For us, this prayer is often neglected. We do not have to worry about where our food will come from in America. For the most part, we are rich. Compared to the rest of the world we have an abundance. Be careful not to forget that God is the provider of everything. Even though we are rich, we should still be diligent to come to our Father for our daily needs.

Second, are we right with God today?

The phrase in the prayer that addresses this is, “and forgive us our sins, for we ourselves forgive everyone who is indebted to us” (v.4). The thrust of what Jesus is saying here is expressed wonderfully by Phillip Ryken in his commentary on Luke. He writes:

When people do us wrong, they put themselves in our debt. The same is true of our own sin against God: it deserves to be punished. We owe God the penalty for our rebellion, which is eternal death. But God has mercy for sinners. He is willing to cancel our debt is only we will come to him in faith and repentance. One of the strongest proofs that we have received such forgiveness from our Father is our own commitment to forgive others, no matter what they have done. It is simply a fact: the children of God forgive their debtors. By forgiving our debtors, therefore, we show our family resemblance to our Father in heaven.[1]

And third, will we be safe from temptations today?

The final words of the prayer Jesus taught are, “And lead us not into temptation” (v.4). Can God lead us into temptation? No. However, God can lead us into a position where we will be tested through a trial, but it is never God who puts the temptation into our hearts.

That comes from our own sinful nature. James 1:13 says, “Let no one say when he is tempted, ‘I am being tempted by God,’ for God cannot be tempted with evil, and he himself tempts no one.”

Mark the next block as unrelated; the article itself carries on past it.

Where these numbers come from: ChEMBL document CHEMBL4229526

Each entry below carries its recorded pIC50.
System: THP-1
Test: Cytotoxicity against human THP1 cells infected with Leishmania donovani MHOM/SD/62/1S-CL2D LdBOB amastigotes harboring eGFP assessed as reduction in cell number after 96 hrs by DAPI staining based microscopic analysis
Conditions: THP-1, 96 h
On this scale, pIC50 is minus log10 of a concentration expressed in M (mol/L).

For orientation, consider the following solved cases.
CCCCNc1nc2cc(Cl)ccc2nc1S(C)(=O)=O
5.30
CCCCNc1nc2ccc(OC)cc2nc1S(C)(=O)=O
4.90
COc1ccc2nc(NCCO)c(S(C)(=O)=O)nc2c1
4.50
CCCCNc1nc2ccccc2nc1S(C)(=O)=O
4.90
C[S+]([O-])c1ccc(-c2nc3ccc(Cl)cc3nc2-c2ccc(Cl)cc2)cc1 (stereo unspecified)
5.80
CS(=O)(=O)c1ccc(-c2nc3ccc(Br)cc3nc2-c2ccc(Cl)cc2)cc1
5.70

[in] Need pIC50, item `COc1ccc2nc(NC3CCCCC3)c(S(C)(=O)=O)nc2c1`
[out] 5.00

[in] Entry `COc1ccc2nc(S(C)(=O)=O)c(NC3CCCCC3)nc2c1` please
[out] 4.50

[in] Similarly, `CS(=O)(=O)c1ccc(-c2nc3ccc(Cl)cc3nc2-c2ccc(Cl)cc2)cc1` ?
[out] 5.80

What we need to understand is that God does not want us to fail. In fact, God wants us to flourish by using the means he has provided for us in order that we might respond properly in the face of temptation. We are learning about prayer here but reading God’s word helps us know what he wants us to do when facing temptations.

Paul tells us in 1 Corinthians 10:13, “No temptation has overtaken you that is not common to man. God is faithful, and he will not let you be tempted beyond your ability, but with the temptation he will also provide the way of escape, that you may be able to endure it.”

God wants His children to be fruitful in their walk with Him. We pray this final petition of the Lord’s Prayer, not because God is out to get us, but because we know that we are weak.

Remember, “to pray is to be Christian.”

[1] Phillip Graham Ryken, Luke: Reformed Expository Commentary, (Phillipsburg, NJ: P&R), 577.

Brendan joined the Orchard Hill staff in September 2018. Prior to joining Orchard Hill, Brendan was the youth leader at College Hill Reformed Presbyterian Church in Beaver Falls, Pennsylvania and also worked for Urban Impact Foundation (UIF) in Pittsburgh, Pennsylvania. During his time at UIF he was on their Options Team and was a Spiritual Formation Teacher during summer day-camp.

Brendan is a graduate of Geneva College. During college he met his wife Rhetta, and was a member of the Geneva College Men's Rugby Club. Brendan and Rhetta married in May 2016 and moved to Pittsburgh in order for Brendan to begin a Master of Divinity Program at the Reformed Presbyterian Theological Seminary. 

Brendan and Rhetta have grown to enjoy the Pittsburgh area, but often visit their families in rural Crawford County and Greene County. Rhetta loves horses and riding quads, and Brendan enjoys hunting and fishing. Brendan and Rhetta push each other to work out, and tackle life together in whatever way they can.